Screenwriters Kenya Barris and Tracy Oliver know how to get the party started and keep it lively.
Since late 2012, the Syrian Civil Defence, a volunteer organization also known as the White Helmets, have been rescuing civilians underneath rubble from barrel bomb attacks, courtesy of President Bashar al-Assad’s Air Force and later the Russian Air Force. They’re often the first on the scene and most of their activity consists of urban search and rescue. Sometimes they find people alive, often gruesomely injured. Other times they’re retrieving the dead. Many of those found are infants and children. The White Helmets are heroes, in every sense of the word.
Yet, Firas Fayyad’s “Last Men in Aleppo,” a vérité portrait of the White Helmets filmed between 2015 and 2016, never operates as a sentimental tribute to these brave men, extolling their virtues to mawkish proportions. Instead, it’s an unflinching depiction of life in a vulnerable city, a place where innocents are constantly under attack, and the few people doing their best to protect it. Fayyad eschews extraneous exposition from the film, never focusing on the various nuanced political reasons underlying the Civil War. Fayyad just follows the White Helmets on the job and the few quiet moments in between, doing his best to shed light on a dark part of the world.
“Last Men in Aleppo” primarily films two men in one unit: Khaled, a boisterous family man who was nicknamed “the hero of Aleppo” after video of him saving a baby trapped in a building spread around the world in 2014; and Mahmoud, a quiet man uncomfortable with any displays of heroism but propelled by a sense of duty. Both of these men, like the rest of the White Helmets, held regular jobs before the Civil War; Khaled was a painter and decorator while Mahmoud was a student. Fayyad emphasizes that these are normal men acting in extraordinary circumstances because they view their lives as a sacrifice for others. “This is our destiny,” Khaled says. “We’re going to die like everyone else.”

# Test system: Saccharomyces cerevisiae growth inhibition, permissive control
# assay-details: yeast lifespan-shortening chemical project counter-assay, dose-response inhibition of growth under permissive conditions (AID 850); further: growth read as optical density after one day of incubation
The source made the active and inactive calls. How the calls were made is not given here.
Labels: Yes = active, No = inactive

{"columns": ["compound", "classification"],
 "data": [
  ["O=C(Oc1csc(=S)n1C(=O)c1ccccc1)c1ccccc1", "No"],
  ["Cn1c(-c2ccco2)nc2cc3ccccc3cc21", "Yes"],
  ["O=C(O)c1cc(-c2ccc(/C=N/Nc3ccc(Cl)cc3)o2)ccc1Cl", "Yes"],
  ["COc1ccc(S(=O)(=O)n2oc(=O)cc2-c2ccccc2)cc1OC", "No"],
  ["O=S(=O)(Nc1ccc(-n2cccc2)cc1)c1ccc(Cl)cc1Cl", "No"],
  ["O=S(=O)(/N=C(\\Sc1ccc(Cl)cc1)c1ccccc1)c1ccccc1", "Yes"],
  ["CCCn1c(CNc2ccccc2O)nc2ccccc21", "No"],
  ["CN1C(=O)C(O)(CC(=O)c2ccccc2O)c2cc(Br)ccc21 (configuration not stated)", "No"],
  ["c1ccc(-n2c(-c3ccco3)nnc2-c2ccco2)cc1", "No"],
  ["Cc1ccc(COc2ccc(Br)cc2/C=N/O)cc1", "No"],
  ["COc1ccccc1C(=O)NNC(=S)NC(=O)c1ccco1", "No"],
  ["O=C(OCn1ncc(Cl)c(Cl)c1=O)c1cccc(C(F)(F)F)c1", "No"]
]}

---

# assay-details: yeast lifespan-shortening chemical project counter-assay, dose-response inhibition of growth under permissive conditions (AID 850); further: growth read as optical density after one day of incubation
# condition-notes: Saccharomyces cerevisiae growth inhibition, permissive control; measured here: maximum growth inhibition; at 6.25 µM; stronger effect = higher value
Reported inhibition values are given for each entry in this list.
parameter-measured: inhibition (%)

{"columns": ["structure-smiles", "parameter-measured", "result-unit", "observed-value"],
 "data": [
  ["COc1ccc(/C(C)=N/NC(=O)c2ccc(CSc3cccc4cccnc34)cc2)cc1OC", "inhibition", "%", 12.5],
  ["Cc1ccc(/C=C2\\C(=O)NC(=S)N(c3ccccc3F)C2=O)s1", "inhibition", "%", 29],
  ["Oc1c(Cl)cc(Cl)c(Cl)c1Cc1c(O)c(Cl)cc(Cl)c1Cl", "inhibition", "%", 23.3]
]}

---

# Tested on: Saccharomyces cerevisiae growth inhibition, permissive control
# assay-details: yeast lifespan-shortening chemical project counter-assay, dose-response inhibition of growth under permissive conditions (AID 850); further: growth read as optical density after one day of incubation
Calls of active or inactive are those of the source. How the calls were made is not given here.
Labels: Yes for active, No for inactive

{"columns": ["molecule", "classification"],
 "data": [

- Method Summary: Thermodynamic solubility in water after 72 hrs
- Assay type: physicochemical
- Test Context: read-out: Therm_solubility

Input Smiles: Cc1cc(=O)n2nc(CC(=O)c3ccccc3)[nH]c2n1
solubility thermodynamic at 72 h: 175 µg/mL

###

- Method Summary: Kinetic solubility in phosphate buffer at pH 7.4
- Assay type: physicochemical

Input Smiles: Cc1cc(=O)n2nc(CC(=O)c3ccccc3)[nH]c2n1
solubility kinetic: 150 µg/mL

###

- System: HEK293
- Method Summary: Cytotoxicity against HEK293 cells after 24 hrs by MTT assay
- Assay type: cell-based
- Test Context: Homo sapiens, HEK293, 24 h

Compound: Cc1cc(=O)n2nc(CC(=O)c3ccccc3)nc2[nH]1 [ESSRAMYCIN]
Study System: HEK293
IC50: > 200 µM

Fayyad immerses the audience in the world of the White Helmets almost immediately. As they walk the city, they constantly survey the skies for sounds of helicopters, which indicate imminent bomb attack. After they hear of an attack, they rush over to the wreckage where they search for bodies. They’re plagued by insufficient resources and near constant obstacles—a car overheats on the way to a site, too few body bags for the dead, and dwindling numbers among their ranks. When they’re off the clock, so to speak, they crack jokes and complete personal projects, like a makeshift pond. Khaled plays with his kids while wrestling over whether to send them to the Turkish border just so they can be safe. “I’d rather they die before my eyes than have something happen to them far away,” he eventually tells a comrade, with the full weight of that statement palpable in his voice.
Fayyad, co-director Steen Johannessen, and director of photography Fadi Al Halabi document various rescue missions and firefights at obviously great risk to themselves, illustrating the horrors of the job without once fetishizing them. Make no mistake: “Last Men in Aleppo” can be a very difficult watch. Though Fayyad breaks up the brutality with scenes that illustrate humanity in Aleppo, especially one where Syrian parents take their children to a playground during a supposed ceasefire, the images of grotesque violence largely against children are necessarily present throughout. Fayyad doesn’t ignore the antecedents to the violence—he films protests against Bashar and civilians affected by the bombing routinely denounce his name—but the power of the imagery primarily derives from the questions he chooses not to answer. Why did this happen? How can people in power have such disrespect for human life? When will it end? The horror of “Last Men in Aleppo” lingers long after the film concludes partially because Fayyad prompts the audience to answer those questions themselves.
However, not all of Fayyad’s choices are as sound as that one. Though “Last Men in Aleppo” thankfully doesn’t feature a manufactured narrative arc, its shapelessness can occasionally be a liability since it rarely breaks from a predictable, repetitive rhythm that grows somewhat tiresome by the end. More than that, Fayyad includes one too many conversational scenes that seem to needlessly “explain” the conflict and its effects solely for the audience’s benefit. The conversations themselves don’t feel artificial, but they do stand in stark contrast to the understated nature of the rest of the film, which hardly goes out of its way to keep viewers on steady ground.
While “Last Men in Aleppo” doesn’t offer much in the way of hope or optimism (even the quiet scenes are beset by persistent dread), the White Helmets’ collective insistence that they’ll never abandon Aleppo stands as an overwhelming testament to their actions. These are men that have largely accepted that they will die at the hands of a bomb, but they refuse to flee for the border. Fayyad stresses that Aleppo will always be their home, and as long as it’s under siege, people like Khaled and Mahmoud will be there to protect it. “Show me a hero and I’ll write you a tragedy,” said Fitzgerald over 70 years ago. “Last Men in Aleppo” understands the gravity of that line to a T.